“What are you ranting about? Get out of my house or I will throw you out.” Elimelech took a step towards the sorcerer, his arm still held firmly by Mahlon.

“Your family cannot harm me. Yet I shall depart, for I have accomplished my mission. But I will leave you with one warning. Beware the Moabite,” Sumahtrid turned his misty gaze upon Mahlon. “Beware her quiet charm. She will doom all your people.”

Sumahtrid twisted his arm out of Mahlon’s grasp and ran for the door, cackling as he jogged through the streets of Bethlehem.

“Well, that was fun!” Kilyon exclaimed after an awkward silence. “I don’t know about you guys, but I’m hungry.”

* * * * * *

Warrior Prophets 2 Chapter 28 – Epilogue: Scribe of Eternity

Warrior Prophets 2 Chapter 28

Epilogue: Scribe of Eternity

Fifty Years Later…

Ehud cried as he laid down his quill. It was not his aching and inflamed joints. It was not the sound of his grandchildren playing in the yard. It was not the sound of Blimah feeding the noisy chickens. It was not even the sound of Lerim, his son-in-law, banging metal with his workers in the smithy. It was the story, the story of Ruth – it always brought him to tears.

It had been years since Ehud had had the strength to heft a hammer. But he chose to wield a quill instead. He had copied down the five books of Moses multiple times. His scrolls were considered works of art and had been sought after by all the tribes of Israel. He had written the Book of Joshua many times and had distributed that prophetic scroll widely as well. However, it was the Book of Ruth that always brought him to tears, for he had known all the protagonists and he had played his own small part in God’s grand scheme.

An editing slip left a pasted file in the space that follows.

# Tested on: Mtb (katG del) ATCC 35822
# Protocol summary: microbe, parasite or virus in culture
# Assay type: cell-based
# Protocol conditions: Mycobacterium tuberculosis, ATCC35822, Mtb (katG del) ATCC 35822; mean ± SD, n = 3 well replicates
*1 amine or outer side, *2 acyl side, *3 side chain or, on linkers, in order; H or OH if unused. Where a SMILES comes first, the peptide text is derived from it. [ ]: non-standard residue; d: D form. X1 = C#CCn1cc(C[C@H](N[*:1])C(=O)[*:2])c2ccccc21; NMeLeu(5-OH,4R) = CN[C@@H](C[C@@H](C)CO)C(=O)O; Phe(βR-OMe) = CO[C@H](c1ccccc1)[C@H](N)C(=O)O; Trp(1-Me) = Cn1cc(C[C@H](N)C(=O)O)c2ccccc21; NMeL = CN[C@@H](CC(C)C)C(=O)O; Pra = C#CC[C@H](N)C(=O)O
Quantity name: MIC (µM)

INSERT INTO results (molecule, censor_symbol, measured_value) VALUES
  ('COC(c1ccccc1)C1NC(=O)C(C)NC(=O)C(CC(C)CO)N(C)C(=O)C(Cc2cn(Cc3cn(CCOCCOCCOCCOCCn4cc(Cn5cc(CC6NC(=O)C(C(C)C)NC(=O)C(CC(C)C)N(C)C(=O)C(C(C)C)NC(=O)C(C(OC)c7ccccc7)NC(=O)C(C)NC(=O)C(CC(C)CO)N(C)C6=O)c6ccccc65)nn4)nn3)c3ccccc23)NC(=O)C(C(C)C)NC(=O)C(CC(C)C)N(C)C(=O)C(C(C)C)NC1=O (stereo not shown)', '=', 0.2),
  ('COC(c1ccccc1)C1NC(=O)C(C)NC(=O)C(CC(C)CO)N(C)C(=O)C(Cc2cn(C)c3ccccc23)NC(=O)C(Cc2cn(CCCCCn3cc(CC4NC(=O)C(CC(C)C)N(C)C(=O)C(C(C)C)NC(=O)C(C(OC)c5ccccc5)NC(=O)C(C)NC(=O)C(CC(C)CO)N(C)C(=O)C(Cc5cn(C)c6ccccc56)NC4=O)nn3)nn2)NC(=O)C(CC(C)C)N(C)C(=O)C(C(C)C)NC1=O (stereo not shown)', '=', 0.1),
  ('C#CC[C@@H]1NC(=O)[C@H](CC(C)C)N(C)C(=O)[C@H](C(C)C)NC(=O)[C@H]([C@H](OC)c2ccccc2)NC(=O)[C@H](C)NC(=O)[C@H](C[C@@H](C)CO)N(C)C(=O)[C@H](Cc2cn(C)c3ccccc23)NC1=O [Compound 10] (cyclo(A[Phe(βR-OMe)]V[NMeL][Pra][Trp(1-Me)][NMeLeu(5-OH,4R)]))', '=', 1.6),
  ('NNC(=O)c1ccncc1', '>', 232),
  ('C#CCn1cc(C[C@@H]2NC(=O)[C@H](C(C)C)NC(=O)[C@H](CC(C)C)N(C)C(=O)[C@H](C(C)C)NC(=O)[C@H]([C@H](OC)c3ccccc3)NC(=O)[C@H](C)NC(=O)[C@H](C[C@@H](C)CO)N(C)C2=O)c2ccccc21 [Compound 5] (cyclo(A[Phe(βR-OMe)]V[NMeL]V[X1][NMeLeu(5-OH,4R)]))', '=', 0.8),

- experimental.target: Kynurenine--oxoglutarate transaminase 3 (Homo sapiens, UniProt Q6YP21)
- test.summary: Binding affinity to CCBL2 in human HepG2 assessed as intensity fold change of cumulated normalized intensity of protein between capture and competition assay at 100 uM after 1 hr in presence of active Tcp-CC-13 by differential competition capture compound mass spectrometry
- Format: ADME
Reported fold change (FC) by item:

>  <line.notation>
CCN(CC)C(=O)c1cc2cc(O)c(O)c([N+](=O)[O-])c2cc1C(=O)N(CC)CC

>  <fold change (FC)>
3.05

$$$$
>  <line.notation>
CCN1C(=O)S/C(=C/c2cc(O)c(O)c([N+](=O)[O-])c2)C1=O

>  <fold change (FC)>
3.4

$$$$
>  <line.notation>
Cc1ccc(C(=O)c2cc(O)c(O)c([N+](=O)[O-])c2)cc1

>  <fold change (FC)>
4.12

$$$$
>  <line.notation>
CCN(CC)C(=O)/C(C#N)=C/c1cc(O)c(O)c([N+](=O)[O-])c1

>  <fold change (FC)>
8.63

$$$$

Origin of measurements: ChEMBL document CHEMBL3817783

My next prophet shall arrive tomorrow, God had said to him during the night. Pass on to the prophet the scroll and your blessing.

How will I know who it is? Ehud asked.

You will know.

Ehud waited for the ink on the scroll to dry. He then rolled it up, tied it and covered it with a soft skin to protect it. He carried it reverently out of his house and walked slowly, with the assistance of his cane, onto the porch. Children were already assembled for what had become a daily ritual. They sat impatiently on the ground. Adults stood behind them, also interested in the prophet’s story. It was no longer just members of the tribe of Benjamin. Families from all the tribes, from Simeon in the south to Asher in the north and Gad to the east arrived on a daily basis to hear the oral history Ehud would convey.

“Tell us how you stabbed the fat king!” a Judean boy yelled.

Ehud scanned the crowd for sight of the prophet, but no obvious candidates became apparent. He sat on a wide swing of his own design. Sturdy planks of wood supported by chains eased Ehud’s creaky bones. Blimah, her hair snowy-white under her beige shawl, walked over and sat next to Ehud on the swing. She wove her arm into his and smiled contentedly.

Ehud told over his usual story: the subjugation by Eglon, the resistance, the subterfuge, the assassination and finally the victorious battle that had freed them from Moabite subservience. Ehud looked at the well-fed fearless children and marveled at God’s benevolence. Gone were the days of a foreign aggressor or the days of heavy famine that had led to ruin for Elimelech and his family. There were still minor skirmishes and the worship of God was not always strong, but the outright devotion by Israelites to foreign gods was minimal. The people of Israel were enjoying an era of peace and prosperity they had not experienced since the days of Joshua.